We also have a dedicated cost-reducing suite for Golos’s activate ability. These cards aren’t here to help us combo; instead, their job is to help us grind better. When we start getting to the point of being able to activate Golos’s ability twice a turn, we’re pretty much set, and there’s a noticeable difference between needing 14 mana and needing 10 mana.
Happily Ever After Doomsday
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Golos’s ETB is really powerful, especially in EDH where we have a huge pool of lands, but we are restricted to only one copy. This, together with Golos’s activated ability, makes Golos tricky to deal with. Remove it, we get another powerful land; leave it alone, we start activating it. There’s no escape.
Speaking of powerful lands, the iconic duo ofand is a quick way to get to the mana threshold that we need to combo off. can be a great graveyard hate if timed right. is the best land when we’re looking to grind out on longer games. Outside of those, we can always grab rainbow lands like just for the color fixing they provide.
As far as back up win conditions we have a couple of decent options, both of which have their own dedicated Doomsday pile. It might not be as flavorful as Happily Ever After, but we should have some options just in case.is a perfect fit for a deck that already has lots of life gain potential and also has easy access to , , and extra turn effects. ‘s first job is to net us life, but we can also use it as a effect, especially with our untap effects. The best part is that since Doomsday also takes cards from the graveyard we don’t need to keep holding it until we can K.O. our opponents.
Our opening hands have a bit of variance into them: we’re a five-color deck that has a lot of combo pieces that we DON’T want to find before going off. Luckily for us, we can recover them in the late game with(as long as they haven’t been exiled), so we get some of those benefits even though it’s not optimal.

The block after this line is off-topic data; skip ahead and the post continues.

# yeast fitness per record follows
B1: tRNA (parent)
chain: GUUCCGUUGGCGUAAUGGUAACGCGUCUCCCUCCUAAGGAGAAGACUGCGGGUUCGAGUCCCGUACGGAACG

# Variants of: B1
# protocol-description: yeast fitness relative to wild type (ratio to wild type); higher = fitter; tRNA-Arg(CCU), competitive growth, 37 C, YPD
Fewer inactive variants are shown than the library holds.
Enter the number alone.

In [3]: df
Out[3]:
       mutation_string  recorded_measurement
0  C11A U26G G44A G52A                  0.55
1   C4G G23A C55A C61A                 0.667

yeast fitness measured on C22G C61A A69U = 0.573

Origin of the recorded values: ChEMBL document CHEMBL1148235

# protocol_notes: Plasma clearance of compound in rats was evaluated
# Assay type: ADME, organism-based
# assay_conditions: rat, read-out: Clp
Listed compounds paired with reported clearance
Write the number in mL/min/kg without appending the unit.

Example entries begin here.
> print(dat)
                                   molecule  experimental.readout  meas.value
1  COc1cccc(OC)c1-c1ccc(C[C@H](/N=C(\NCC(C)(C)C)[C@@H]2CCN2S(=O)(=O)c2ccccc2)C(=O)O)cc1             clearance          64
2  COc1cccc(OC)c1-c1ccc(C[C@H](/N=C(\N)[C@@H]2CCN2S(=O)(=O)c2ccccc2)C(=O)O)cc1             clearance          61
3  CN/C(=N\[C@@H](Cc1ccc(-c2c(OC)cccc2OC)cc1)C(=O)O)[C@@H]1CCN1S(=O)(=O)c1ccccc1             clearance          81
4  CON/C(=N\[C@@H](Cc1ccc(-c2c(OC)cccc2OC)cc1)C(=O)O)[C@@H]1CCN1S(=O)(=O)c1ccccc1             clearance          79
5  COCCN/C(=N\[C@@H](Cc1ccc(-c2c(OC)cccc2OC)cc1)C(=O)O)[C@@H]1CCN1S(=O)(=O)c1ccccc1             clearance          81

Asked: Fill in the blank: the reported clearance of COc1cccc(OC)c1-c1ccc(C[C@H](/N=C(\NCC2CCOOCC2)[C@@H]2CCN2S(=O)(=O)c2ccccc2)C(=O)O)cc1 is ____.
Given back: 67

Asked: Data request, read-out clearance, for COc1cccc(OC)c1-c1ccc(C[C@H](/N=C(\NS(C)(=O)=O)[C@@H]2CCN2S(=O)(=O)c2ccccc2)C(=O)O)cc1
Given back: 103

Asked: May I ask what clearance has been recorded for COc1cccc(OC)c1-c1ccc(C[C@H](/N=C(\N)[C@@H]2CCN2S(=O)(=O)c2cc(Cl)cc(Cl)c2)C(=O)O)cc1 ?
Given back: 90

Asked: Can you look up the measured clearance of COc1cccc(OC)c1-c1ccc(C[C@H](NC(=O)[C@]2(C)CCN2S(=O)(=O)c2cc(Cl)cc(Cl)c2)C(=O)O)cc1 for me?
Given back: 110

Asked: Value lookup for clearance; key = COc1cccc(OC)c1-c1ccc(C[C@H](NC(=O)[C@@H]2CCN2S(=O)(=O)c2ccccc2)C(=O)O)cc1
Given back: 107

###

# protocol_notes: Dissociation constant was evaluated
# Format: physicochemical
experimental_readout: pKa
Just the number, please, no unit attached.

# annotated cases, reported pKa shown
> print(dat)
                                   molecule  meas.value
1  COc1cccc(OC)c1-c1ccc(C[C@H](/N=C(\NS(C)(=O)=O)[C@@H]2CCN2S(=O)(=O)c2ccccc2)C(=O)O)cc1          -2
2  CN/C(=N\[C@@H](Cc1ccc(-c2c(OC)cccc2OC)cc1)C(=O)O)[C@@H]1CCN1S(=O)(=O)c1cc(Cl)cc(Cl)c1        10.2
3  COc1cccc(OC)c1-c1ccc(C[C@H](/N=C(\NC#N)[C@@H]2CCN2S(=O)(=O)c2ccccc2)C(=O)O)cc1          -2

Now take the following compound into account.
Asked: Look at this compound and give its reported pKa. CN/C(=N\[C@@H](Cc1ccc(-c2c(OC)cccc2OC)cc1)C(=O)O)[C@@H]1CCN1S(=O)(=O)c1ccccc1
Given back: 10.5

The early game should be dedicated to ramp and color-fixing and protecting ourselves. An explosive start isn’t necessarily good for us, so by building a strong foundation we’ll transition better into the mid game, which is by far more important than trying to goldfish.
In the mid game, we should start looking for opportunities to combo lines, and they’ll usually start by getting our commander online. While we need our Golos to combo out, we don’t mind that much if it dies; in fact, Golos’s ETB makes it that much attractive to keep casting it. One important mid game decision point is which land to choose for our first Golos’s trigger: do we have either of the Coffers/Urborg combo in our hand (or have access to tutors for one of them)? Then we should get the other piece. Are we going for a slower game? Thencan provide useful chump blockers.
The late game is somewhat kind to us. Our commander is a really powerful draw engine, and it generates a “damned if you do, damned if you don’t” situation to our opponents. We also have three ways to win the game, so it’ll be pretty hard to get hated out of the game. That being said, the deck is vulnerable to being aggro’d out and relies on life points to win the game, so we can’t be too reckless.
If we’re already being the baddies, why not go full villain and invest heavier in prison elements?and friends works similar to life gain cards (outside the combo, of course) by making our opponents have to choose between developing the board or attacking us. and each give us both political capital and make our attack taxes (attaxes?) that much more effective.
We could also invest in more life gain elements and rely on them to reach the late game.is a good constant source of life gain, especially in a deck like ours that is constantly triggering Landfall. effects are a great way to give us a lot of life very quickly; however, they tend to work more like a effect than most cards(that’s if we don’t pair it with other prison elements).
That’s it for this Epic Experiment! What do you think about this list? Do you have any questions about the deck? Which cards did you like? Which didn’t you? Was this Epic Experiment a success? Please let me know in the comments below!